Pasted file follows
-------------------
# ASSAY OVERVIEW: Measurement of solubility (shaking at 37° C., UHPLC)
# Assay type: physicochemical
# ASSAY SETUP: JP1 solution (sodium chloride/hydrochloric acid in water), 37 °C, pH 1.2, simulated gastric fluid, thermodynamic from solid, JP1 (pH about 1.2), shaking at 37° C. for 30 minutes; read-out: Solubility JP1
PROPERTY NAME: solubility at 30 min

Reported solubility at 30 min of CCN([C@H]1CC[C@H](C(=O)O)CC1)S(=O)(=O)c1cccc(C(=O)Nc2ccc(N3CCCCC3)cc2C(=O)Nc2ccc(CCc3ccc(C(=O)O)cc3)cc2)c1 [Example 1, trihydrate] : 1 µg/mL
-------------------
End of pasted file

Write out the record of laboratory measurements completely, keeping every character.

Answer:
# ASSAY OVERVIEW: Measurement of solubility (shaking at 37° C., UHPLC)
# Assay type: physicochemical
# ASSAY SETUP: JP1 solution (sodium chloride/hydrochloric acid in water), 37 °C, pH 1.2, simulated gastric fluid, thermodynamic from solid, JP1 (pH about 1.2), shaking at 37° C. for 30 minutes; read-out: Solubility JP1
PROPERTY NAME: solubility at 30 min

Reported solubility at 30 min of CCN([C@H]1CC[C@H](C(=O)O)CC1)S(=O)(=O)c1cccc(C(=O)Nc2ccc(N3CCCCC3)cc2C(=O)Nc2ccc(CCc3ccc(C(=O)O)cc3)cc2)c1 [Example 1, trihydrate] : 1 µg/mL